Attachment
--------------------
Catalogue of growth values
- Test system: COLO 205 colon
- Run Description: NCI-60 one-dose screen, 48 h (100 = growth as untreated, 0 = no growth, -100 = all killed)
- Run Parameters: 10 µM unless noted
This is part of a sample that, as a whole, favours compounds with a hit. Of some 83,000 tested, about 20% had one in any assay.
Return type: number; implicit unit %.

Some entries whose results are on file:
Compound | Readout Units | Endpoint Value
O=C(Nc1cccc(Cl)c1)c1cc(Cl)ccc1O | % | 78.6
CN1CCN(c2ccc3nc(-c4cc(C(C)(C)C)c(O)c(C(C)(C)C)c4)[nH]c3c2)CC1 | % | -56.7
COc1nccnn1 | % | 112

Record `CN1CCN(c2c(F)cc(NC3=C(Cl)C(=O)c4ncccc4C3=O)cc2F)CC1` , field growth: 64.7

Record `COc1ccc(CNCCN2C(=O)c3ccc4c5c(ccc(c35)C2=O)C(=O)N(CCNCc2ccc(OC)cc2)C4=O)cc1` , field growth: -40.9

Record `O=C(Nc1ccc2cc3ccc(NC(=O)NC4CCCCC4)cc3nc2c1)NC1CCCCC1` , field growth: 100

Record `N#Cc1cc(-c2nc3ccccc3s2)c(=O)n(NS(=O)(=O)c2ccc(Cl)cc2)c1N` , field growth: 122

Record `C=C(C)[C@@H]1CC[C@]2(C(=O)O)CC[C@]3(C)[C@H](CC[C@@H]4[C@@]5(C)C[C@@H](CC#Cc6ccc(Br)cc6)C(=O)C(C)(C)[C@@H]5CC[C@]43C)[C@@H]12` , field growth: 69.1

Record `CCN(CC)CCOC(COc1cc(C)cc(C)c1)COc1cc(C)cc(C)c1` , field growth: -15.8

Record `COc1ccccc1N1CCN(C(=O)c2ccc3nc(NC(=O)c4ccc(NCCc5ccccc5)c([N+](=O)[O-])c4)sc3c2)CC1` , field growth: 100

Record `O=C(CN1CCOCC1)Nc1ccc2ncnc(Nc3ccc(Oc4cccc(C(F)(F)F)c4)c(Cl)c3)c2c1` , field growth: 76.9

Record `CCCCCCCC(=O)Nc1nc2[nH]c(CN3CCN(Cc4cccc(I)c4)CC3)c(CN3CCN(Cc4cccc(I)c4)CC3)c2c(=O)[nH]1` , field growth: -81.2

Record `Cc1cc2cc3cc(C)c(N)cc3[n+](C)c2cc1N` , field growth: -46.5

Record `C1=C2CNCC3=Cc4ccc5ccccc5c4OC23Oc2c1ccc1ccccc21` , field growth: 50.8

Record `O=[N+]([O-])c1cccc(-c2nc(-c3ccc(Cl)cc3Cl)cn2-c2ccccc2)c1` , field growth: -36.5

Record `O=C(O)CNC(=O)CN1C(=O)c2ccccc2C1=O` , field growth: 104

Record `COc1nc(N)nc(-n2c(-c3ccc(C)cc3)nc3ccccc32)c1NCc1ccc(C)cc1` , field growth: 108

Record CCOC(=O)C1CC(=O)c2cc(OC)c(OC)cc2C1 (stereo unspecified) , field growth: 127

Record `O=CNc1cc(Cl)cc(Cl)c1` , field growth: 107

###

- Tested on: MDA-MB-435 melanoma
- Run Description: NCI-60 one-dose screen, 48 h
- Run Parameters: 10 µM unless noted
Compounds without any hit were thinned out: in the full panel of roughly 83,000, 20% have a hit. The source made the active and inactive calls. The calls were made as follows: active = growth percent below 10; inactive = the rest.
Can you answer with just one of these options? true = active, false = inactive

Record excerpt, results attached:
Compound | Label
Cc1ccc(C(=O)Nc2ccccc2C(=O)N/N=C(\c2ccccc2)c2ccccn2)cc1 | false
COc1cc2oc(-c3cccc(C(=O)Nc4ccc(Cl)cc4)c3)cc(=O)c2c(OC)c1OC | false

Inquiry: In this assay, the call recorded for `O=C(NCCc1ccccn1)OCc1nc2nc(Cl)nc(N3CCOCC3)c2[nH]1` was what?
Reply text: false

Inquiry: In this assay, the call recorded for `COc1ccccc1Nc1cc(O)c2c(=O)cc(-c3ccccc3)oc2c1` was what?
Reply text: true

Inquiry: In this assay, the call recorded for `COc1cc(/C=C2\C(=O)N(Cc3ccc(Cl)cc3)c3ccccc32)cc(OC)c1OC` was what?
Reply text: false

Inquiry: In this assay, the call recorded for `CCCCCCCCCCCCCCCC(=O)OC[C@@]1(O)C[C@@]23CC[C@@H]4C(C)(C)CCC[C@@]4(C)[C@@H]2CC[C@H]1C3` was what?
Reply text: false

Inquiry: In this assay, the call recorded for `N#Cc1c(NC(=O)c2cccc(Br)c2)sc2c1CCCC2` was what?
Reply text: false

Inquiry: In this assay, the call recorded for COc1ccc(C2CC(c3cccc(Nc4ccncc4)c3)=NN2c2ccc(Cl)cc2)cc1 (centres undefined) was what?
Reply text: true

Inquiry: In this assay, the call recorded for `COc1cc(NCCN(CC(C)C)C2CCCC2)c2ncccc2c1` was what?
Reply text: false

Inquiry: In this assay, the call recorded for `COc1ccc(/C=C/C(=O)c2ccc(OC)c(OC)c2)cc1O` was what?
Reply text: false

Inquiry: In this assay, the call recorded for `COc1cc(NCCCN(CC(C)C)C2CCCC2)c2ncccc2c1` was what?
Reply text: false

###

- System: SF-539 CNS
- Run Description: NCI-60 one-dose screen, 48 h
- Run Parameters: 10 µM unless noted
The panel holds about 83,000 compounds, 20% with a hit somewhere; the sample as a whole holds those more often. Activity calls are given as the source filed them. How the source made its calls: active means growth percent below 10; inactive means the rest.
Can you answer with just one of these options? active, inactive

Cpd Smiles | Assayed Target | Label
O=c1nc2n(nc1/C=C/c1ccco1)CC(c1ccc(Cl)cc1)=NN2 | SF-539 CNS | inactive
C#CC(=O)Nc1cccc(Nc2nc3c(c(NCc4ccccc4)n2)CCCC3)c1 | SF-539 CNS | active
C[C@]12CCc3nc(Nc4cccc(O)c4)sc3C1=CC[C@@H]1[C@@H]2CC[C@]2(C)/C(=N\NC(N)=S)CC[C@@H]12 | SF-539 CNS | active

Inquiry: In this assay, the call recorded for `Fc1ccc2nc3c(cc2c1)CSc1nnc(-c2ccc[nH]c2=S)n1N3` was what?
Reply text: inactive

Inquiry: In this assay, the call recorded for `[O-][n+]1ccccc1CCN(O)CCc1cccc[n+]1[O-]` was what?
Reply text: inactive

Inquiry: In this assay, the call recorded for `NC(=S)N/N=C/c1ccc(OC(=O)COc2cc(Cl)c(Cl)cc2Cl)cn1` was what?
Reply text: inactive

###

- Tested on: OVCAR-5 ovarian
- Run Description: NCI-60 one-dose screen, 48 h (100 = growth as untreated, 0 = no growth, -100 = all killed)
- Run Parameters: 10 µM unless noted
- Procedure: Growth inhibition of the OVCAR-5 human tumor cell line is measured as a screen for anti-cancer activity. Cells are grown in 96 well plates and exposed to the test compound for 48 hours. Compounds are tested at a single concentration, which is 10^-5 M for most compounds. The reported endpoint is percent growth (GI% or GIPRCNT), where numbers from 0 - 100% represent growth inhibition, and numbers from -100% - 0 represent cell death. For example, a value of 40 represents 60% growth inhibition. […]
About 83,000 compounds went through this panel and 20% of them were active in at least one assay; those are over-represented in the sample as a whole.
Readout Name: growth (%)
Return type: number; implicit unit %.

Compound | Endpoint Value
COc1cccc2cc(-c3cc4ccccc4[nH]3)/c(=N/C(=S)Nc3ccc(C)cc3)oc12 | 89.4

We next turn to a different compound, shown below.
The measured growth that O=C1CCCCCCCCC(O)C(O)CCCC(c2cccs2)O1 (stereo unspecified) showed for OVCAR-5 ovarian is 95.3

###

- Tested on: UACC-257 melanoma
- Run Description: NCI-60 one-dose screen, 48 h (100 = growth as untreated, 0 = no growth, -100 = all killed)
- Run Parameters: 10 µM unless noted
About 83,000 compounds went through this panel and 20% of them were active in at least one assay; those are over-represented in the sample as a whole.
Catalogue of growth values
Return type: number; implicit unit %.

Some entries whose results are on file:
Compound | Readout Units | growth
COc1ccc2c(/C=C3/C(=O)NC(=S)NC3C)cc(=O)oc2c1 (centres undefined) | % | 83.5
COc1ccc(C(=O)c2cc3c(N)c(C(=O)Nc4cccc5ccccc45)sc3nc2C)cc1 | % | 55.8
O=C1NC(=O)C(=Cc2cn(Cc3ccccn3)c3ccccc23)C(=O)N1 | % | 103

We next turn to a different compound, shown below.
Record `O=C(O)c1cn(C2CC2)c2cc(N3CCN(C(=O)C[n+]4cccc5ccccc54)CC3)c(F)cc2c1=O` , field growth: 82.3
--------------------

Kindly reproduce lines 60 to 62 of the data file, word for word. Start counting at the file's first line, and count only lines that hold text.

The panel holds about 83,000 compounds, 20% with a hit somewhere; the sample as a whole holds those more often. Activity calls are given as the source filed them. How the source made its calls: active means growth percent below 10; inactive means the rest.
Can you answer with just one of these options? active, inactive

Cpd Smiles | Assayed Target | Label